Documenting architecture: an introduction

Hi, my name is Vladimir Ivanov and I am a software architect at EPAM. In my work, I constantly have to document software solutions that have to be created. I decided to share some aspects of this activity with you, because you too may find it useful.

How do you draw diagrams for your software? What questions should they answer? Why draw anything at all? Let’s figure it out.

One of the responsibilities of a solution architect is to document the architecture so that it can be communicated to all project stakeholders: project manager, CTO, project sponsor, development teams, QA and others. This is necessary in order to:

  • understand what components the system consists of;
  • how these components communicate with each other;
  • how and where the different elements are located;
  • whether the system as a whole meets the requirements.

Lack of this information can easily lead to missed project deadlines, overtime, or cancellation.

Photo by ThisisEngineering RAEng / Unsplash


Any software is pretty complex. And the first thing you can do to document it is try to draw some kind of diagram that includes everything. Of course, this attempt would immediately fail. Imagine we want to document some relatively simple solution, say My blog… It runs on Ghost CMS, data is stored in a MySQL database; Apache is used as a web server. The requests are processed by the web server, all requests are redirected from http to https and sent to the CMS. The CMS validates tokens and queries the content of the database, including pages, blog posts, and plugins. All three components run in a virtual machine in GCP on the default network in a separate organization. The system is available to readers, content managers who can add new content and edit the current one. System administrators can modify the system through the cloud console. If you include all this information in one diagram, this is what you get:

Perhaps someone will say that this is a pretty decent diagram, but it still has a number of disadvantages:

  • Overloaded. To answer a specific question, you need to look for details for a long time.
  • Incomplete. Try, based on the diagram, to answer the questions: in how many regions is the system deployed; the backup is created in a virtual machine or in a database; where the images are stored; how users are authenticated. You will not find the answers to these questions in the diagram.
  • Contradictory. Lots of incomprehensible conventions. What are green, blue and yellow rectangles for? What do they mean?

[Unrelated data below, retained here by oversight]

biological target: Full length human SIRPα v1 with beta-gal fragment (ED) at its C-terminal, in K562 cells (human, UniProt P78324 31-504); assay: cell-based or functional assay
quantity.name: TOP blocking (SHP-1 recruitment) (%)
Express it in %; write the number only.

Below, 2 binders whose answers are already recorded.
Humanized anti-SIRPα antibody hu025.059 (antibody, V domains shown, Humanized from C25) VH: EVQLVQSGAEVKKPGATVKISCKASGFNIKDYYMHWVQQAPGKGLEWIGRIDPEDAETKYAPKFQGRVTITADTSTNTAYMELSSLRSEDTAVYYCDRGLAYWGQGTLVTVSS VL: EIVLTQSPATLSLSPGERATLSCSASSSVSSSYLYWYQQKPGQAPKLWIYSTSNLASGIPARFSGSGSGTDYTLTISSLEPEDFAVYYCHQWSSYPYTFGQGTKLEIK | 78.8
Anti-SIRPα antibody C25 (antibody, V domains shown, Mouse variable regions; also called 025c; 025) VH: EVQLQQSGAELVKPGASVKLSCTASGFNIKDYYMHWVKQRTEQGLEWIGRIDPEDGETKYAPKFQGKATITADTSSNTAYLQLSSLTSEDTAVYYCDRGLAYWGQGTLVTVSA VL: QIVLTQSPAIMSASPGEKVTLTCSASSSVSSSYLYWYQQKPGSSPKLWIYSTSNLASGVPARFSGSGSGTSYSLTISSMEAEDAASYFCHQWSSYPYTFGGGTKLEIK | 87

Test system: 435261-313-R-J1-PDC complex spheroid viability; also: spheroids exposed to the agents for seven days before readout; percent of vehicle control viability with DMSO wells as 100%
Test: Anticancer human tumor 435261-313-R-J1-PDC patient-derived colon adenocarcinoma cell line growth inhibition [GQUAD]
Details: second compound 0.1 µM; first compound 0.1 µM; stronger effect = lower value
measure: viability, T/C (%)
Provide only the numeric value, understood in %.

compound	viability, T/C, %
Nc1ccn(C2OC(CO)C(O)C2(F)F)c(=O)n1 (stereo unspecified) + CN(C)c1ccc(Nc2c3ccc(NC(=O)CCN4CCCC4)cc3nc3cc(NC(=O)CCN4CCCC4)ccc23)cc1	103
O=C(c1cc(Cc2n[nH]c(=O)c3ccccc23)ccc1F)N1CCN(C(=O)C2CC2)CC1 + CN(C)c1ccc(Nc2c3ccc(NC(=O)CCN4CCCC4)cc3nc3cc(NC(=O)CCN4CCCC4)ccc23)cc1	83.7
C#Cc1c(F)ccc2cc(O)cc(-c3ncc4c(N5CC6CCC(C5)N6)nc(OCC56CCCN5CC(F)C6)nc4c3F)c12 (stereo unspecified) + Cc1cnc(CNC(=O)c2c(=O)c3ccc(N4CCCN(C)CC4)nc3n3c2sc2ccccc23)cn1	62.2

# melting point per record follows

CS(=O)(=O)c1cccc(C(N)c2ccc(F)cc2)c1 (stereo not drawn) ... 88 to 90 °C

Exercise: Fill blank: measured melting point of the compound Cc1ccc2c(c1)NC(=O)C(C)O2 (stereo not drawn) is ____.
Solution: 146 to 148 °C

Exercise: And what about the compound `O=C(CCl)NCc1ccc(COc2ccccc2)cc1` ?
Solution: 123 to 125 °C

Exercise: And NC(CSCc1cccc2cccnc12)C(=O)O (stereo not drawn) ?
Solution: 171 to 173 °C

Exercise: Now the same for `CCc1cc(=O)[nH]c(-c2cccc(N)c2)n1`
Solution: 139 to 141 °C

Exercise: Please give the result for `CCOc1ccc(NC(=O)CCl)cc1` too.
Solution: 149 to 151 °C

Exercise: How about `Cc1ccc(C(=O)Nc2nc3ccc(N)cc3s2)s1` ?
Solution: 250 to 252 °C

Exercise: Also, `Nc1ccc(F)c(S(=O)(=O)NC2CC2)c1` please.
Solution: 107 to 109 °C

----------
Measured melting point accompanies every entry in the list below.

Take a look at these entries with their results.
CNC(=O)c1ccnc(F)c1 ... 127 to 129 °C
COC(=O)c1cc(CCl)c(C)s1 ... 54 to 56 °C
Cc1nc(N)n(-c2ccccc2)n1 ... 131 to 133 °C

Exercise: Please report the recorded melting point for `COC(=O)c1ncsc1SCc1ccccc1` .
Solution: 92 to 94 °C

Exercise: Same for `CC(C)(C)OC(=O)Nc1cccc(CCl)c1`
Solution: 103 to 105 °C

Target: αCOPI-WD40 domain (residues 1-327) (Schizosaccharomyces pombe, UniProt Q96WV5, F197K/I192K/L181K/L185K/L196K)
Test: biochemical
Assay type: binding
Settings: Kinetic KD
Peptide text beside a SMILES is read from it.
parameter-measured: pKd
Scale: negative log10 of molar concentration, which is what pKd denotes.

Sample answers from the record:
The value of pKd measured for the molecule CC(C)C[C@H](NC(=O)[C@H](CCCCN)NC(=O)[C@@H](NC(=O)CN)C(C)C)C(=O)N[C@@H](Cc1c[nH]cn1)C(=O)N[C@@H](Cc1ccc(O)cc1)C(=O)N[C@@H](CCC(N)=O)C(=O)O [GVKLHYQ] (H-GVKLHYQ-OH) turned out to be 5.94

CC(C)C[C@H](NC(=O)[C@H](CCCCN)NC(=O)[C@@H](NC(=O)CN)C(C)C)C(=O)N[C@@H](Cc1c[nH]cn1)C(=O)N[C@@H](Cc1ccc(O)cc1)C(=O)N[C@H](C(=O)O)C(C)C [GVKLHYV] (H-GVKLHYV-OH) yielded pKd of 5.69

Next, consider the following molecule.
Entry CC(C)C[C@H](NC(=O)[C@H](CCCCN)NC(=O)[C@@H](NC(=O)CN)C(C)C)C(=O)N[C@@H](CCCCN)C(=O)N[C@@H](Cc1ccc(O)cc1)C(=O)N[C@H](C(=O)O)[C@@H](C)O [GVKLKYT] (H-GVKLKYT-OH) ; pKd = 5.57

I wanted to talk about architecture views and “viewpoints” as described in the book “Documenting software architecture” SEI, but it’s too academic. Therefore, I will reduce my thought to the following statements:

  1. You cannot place all information in one image.
  2. Moreover, you shouldn’t do it.
  3. Instead, you provide a set of images so that each one is perfect for a specific stakeholder, person interested in your project.
    There are several approaches to this (Modules-Components and Connectors-Distributions, Approach C4, etc.), it doesn’t matter which you choose. The main thing is that one person simultaneously receives as much information as possible in a minimum period of time.


If we talk about our system – a blog, then we have the following interested parties (they are also stakeholders):
Sponsor of the project,
Blog author,
· System Administrator,
· Content manager,
· The reader.

And each has its own requests:

It can be said that the project sponsor is not interested in charts at all: he only needs the operating cost in dollars. However, the sysadmin wants to see diagrams that answer the following questions:

Who does the system interact with?

This diagram is called a Context Diagram (C4 model), which shows exactly which agents the system communicates with. There is an Analytics block here. I forgot about it when I drew the first diagram, but looking at a certain level, you can focus on certain aspects and not miss anything.

How and where is the system deployed?

Deployment Diagram

In this diagram, you can see that the solution is deployed on the Google cloud platform, on one virtual machine in the same network within the same region, access is protected by cloud IAM. Basically, it answers the question of how much money the solution costs approximately ($ 20-30 per month, depending on the region and the size of the virtual machine), it can be seen that it does not scale well and requires redesign in case of a sharp increase in load. Also, there is no DB backup.
But this diagram does not show which components are deployed in the virtual machine, it needs a different one.
Thus, we focus on certain aspects at the same time. Agree, it’s much easier to understand information this way.

What is the functionality of the system?

This diagram shows which CMS blog features are available. For example, content managers and blog authors can create posts and pages, upload images, and embed third-party content. You can also see that the CMS itself performs user authentication.
It turns out that we were able to answer most of the questions using three simple diagrams.


In this article, I wanted to show you how to identify issues and provide appropriate Views. Of course, in a really large project, there is still a lot to be done before the product goes into production, which is usually contained in a document called “Solution Architecture Documentation.” I will talk about this in the next publication.

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